depends_on:
         db:
            condition: service_healthy
   db:
      image: 'postgres:latest'
      container_name: 'onedev-db'
      restart: 'unless-stopped'
      environment:
         - PGUSER=onedevusr
         - POSTGRES_USER=onedevusr
         - POSTGRES_PASSWORD=
         - POSTGRES_DB=onedevdb
      volumes:
         - ./postgresql:/var/lib/postgresql/data
      healthcheck:
         test: ["CMD-SHELL", "pg_isready -U onedevusr -d onedevdb"]
         interval: 5s
         timeout: 5s
         retries: 60

7. After writing all of the above lines, you can save and quit by pressing CTRL + X, Y, and then ENTER.

Starting OneDev on your Raspberry Pi

8. Now that we have written the Compose file, all we need to do to start the OneDev server on our Raspberry Pi is to run the following command.

This process can take a few minutes to complete as it needs to download the Docker images for OneDev and PostgreSQL. After the first run, the server should start up super-fast.

docker compose up -d

Accessing the OneDev Web Interface

9. To access the web interface for OneDev, you will need to know the IP address of your Raspberry Pi.

You can get this IP address in various ways, but one of the easiest ways is to use the hostname command.

hostname -I

10. Once you know your IP address, you will want to go to the following address in your favorite web browser.

Ensure that you replace “” with the IP of your Raspberry Pi.

http://:6610

Initial Setup Experience of OneDev

11. When you first access the OneDev web interface, you must create an admin user.

Fill out these text boxes with the details you want to use for your admin account (1.).

After completing your information, click the “Next” button (2.) to continue.

Create Admin account for Raspberry Pi OneDev server

12. Next, OneDev will require you to specify the address from which OneDev is accessible.

Using this text box, you will want to type in your IP address or domain name (1.) followed by the port “6610“. Since we are connecting to our Raspberry Pi and OneDev locally, we will use “192.168.0.73:6610” as our address.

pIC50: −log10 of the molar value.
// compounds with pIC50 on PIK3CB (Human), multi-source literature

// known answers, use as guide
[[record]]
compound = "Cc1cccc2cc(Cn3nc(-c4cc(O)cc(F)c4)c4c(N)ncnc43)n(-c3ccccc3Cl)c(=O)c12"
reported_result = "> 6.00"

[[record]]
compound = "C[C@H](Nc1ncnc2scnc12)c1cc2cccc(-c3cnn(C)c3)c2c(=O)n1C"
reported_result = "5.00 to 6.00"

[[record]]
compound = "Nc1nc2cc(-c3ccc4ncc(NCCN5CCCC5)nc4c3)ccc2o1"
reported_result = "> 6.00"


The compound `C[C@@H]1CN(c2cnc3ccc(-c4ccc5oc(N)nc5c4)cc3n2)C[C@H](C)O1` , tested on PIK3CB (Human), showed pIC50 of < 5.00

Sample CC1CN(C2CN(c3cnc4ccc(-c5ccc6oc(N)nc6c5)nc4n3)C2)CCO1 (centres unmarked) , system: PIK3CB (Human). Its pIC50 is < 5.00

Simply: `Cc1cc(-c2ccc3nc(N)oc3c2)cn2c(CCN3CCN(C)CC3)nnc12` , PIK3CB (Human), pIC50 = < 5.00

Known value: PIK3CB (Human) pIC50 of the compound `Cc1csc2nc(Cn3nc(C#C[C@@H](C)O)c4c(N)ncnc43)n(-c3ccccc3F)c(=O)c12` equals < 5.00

Once you are certain you have entered the correct address, click the “Finish” button to finish setting up OneDev.

Type in server URL

13. You can now begin using OneDev by creating your first project and pushing or porting your code to this Git server.

The interface has a fair bit going on, so it’s well worth taking your time to explore and familiarize yourself with everything.

OneDev installed and running on the Raspberry Pi

Updating the OneDev Container on the Raspberry Pi

An advantage of using Docker to run OneDev on your Raspberry Pi is the straightforward update process.

The next couple of steps will show you how easy it is to update to the latest release.

1. First, you must change to the directory where we wrote the Compose file for OneDev.

You can change to this directory by running the following command.

cd /opt/stacks/onedev

2. After moving to the correct directory, you will want to tell Docker to pull the latest version of OneDev.

Getting Docker to download the latest image is as simple as using the following command.

docker compose pull

3. Even though Docker may have downloaded a new version of OneDev, it won’t automatically switch the running container to it.

Luckily if we use the same command we used to start OneDev, Docker will automatically detect the new image and restart our running container using the new version.

docker compose up -d

Conclusion

By this point in the guide, you should now have the OneDev Git server running on your Raspberry Pi.

You can now use this server to host all your code with many of the features provided by cloud services like GitHub.

Please feel free to comment below if you have questions about using OneDev on your Pi.

If you found this tutorial to be helpful, we highly recommend checking out our many other Raspberry Pi projects.